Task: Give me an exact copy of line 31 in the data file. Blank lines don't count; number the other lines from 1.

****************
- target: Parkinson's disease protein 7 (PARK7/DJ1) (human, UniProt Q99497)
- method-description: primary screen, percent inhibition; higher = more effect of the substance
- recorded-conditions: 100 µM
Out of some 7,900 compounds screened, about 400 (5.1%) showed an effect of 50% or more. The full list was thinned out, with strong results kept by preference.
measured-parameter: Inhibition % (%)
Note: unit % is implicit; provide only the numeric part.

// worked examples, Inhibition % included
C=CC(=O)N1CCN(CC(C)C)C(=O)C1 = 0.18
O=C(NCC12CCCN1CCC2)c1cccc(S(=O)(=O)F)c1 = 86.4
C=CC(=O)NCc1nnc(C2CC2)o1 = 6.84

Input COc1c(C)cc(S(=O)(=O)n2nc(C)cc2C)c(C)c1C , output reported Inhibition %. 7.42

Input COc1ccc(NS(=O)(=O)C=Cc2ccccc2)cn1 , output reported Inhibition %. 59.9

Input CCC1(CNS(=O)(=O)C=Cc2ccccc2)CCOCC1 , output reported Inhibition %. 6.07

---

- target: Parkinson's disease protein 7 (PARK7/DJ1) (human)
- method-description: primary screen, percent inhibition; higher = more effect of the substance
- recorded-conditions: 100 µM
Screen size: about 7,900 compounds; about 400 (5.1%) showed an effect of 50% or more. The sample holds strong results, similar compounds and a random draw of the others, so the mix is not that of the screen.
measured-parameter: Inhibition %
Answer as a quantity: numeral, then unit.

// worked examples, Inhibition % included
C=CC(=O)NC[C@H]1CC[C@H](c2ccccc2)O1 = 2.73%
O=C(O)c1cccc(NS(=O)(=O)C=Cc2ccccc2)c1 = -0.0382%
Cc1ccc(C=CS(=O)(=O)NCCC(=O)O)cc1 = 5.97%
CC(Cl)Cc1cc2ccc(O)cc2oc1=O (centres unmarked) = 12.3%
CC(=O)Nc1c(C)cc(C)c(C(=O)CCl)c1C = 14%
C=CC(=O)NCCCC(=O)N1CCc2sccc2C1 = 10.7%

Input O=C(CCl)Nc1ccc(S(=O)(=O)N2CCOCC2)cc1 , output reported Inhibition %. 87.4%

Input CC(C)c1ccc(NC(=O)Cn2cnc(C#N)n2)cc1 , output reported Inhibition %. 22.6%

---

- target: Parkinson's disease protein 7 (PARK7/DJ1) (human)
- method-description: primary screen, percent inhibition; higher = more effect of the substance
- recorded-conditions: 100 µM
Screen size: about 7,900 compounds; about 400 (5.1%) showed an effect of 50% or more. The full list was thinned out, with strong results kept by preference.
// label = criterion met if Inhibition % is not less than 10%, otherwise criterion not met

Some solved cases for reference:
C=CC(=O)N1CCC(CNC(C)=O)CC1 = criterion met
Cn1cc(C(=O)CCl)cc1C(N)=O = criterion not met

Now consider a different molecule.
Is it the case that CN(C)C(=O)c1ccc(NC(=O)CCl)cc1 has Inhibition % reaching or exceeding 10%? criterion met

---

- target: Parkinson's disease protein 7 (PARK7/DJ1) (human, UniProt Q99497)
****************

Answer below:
- target: Parkinson's disease protein 7 (PARK7/DJ1) (human)